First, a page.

The old woman didn’t like the look or sound of the kid. She scowled at her husband. ‘Where did you pick up this kitten from? Why do we need her?’ When the old man told her she was a goat kid, she picked her up and exclaimed in amazement: ‘Yes, she is a goat kid!’
All night, they went over the story of how the kid had come into their hands.
That same night the old lady gave the goat kid that resembled a kitten a nickname: Poonachi. She once had a cat by the same name. In memory of that beloved cat, this goat kid too was named Poonachi. They had acquired her without spending a penny. Now they had to look after her somehow. Her husband had told her a vague story about meeting a demon who looked like Bakasuran and receiving the kid from him as a gift. She wondered if he could have stolen it from a goatherd. Someone might come looking for it tomorrow. Maybe her husband had told her the story only to cover up his crime?
The old woman was not used to lighting lamps at night. The couple ate their evening meal and went to bed when it was still dusk. That night, though, she took a large earthen lamp and filled it with castor oil extracted the year before. There was no cotton for a wick. She tore off a strip from a discarded loincloth of her husband’s and fashioned it into a wick.
She looked at the kid under the lamplight in that shed as though she were seeing her own child after a long time. There was no bald spot or bruise anywhere on her body. The kid was all black. As she stared at the lamp, her wide-open eyes were starkly visible. There was a trace of fatigue on her face. The old woman thought the kid looked haggard because she had not been fed properly. She must be just a couple of days old. A determination that she must somehow raise this kid to adulthood took root in her heart.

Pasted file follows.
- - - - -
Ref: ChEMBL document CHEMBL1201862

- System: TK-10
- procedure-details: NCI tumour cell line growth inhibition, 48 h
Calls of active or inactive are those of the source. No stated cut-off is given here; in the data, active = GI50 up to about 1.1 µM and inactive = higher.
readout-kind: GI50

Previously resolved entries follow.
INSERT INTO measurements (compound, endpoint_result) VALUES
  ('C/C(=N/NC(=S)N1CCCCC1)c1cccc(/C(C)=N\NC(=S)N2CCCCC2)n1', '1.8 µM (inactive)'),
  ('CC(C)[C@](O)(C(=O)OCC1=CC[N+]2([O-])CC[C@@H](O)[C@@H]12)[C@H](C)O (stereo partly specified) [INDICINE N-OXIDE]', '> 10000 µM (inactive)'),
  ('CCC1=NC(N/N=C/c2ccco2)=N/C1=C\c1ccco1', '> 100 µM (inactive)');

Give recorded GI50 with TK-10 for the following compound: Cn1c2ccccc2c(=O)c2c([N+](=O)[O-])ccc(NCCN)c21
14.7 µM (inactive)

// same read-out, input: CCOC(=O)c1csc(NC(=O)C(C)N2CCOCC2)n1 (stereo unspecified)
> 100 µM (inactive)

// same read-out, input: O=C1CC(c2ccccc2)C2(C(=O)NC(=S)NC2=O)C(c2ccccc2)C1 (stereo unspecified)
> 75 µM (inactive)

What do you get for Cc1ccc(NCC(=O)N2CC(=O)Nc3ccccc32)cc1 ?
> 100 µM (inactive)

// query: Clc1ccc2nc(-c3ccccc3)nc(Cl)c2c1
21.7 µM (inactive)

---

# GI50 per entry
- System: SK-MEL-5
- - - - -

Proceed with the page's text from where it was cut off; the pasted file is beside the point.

She called the old man to come and see the kid. She looked like a black lump glittering in the lamplight in that pitch-black night. He pulled fondly at her flapping ears and said, ‘Aren’t you lucky to come and live here?’
It had been a long time since there was such pleasant chit-chat between the couple. Because of the kid’s sudden entry into their lives, they ended up talking a while about the old days.
[Extracted, with edits and revisions, from Poonachi, or the Story of a Black Goat, by Perumal Murugan, translated by N. Kalyan Raman, Context, 2018.]
What does the word ‘haggard’ as used in the passage mean?
Dark in colour and hard to see.
Looking exhausted and unwell.
Direct and outspoken.
Furry and warm
Looking exhausted and unwell
The correct answer is – looking exhausted and unwell. This can be inferred from the information set out in the fifth paragraph, which indicates that there was a trace of fatigue on the kid’s face and that the old woman thought the kid looked haggard because she had not been fed properly. Both these pieces of information, that is, that the kid looked fatigued, and had not been fed properly, would support the meaning of ‘haggard’ set out in looking exhausted and unwell.
While the passage also discusses how dark the kid is, this discussion is not related to the use of the word ‘haggard’ in any way, and so, 'Dark in colour and hard to see' cannot be correct. There is nothing in the passage to indicate that the kid made any sounds, and so 'Direct and outspoken' cannot be correct. Neither is there any discussion in the passage about how furry the kid may have been, and so, 'Furry and warm' cannot be correct.